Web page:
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The Honolulu Advertiser
Posted on: Tuesday, April 13, 2010

Isles' census rate among the lowest


Associated Press

CENSUS RATES

State-by-state Census participation rates:

http://2010.census.gov/cgi-bin/staterates.cgi

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With four days left for people to return their census forms, Hawai'i's participation rate 59 percent is among the lowest in the nation.

The Census Bureau yesterday said the national average is 65 percent.

The highest participation rates are in Wisconsin, Minnesota, Iowa, Michigan and Nebraska, where return rates range between 71 percent and 76 percent.

Alaska ranks at the bottom, with 54 percent of households returning their forms. It's followed by New Mexico, Louisiana, West Virginia, New York, Hawai'i, Mississippi and Oklahoma.

Census Bureau director Robert Groves yesterday urged those in big cities and border regions to step up response to avoid visits by census takers next month.

So far, about 65 percent, or more than 77 million households, have completed and mailed back the 10-question forms. The Midwest leads the pack, while the southern and western U.S. and big cities such as New York, Chicago and Philadelphia are lagging.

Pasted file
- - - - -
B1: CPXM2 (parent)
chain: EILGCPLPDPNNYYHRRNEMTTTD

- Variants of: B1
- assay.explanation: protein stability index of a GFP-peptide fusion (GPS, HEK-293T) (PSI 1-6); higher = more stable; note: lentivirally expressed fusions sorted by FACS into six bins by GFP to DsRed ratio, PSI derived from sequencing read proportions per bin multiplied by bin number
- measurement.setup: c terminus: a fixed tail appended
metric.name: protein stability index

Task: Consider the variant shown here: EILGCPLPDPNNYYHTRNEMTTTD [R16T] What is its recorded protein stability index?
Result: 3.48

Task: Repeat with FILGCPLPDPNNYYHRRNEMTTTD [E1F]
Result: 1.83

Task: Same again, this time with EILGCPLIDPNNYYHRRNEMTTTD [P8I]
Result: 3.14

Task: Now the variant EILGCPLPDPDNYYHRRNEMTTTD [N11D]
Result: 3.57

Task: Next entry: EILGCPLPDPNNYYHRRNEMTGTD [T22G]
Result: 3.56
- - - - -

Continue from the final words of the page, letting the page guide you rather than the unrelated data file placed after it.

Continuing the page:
At a news conference in Washington, Groves said most of the lagging areas are either rural or have dense populations, or have more minority and non-English speaking people. That was also the case in 2000.

While there have been anecdotal reports of conservatives boycotting or only partially filling out the form, Groves said there is no evidence of that.

"Things are going quite well," he said, referring to overall mail response, which remains on track to match or surpass the 2000 mail-back rate of 72 percent.

"But the clock is ticking. We would love to avoid sending census takers to large numbers of households around the country," Groves said.

The Census Bureau is asking people to mail their forms by Friday as it prepares to send more than 600,000 census takers to homes beginning May 1. Homes that have not yet received census forms can call 866-872-6868 between 8 a.m. and 9 p.m., Eastern time, to submit information by phone or find out where to pick up a form at more than 40,000 help centers around the country.

The Census Bureau has estimated it would save $1.5 billion in follow-up visits if everyone who received a census form mailed it back. The population count, conducted every 10 years, is used to distribute U.S. House seats and more than $400 billion in federal aid.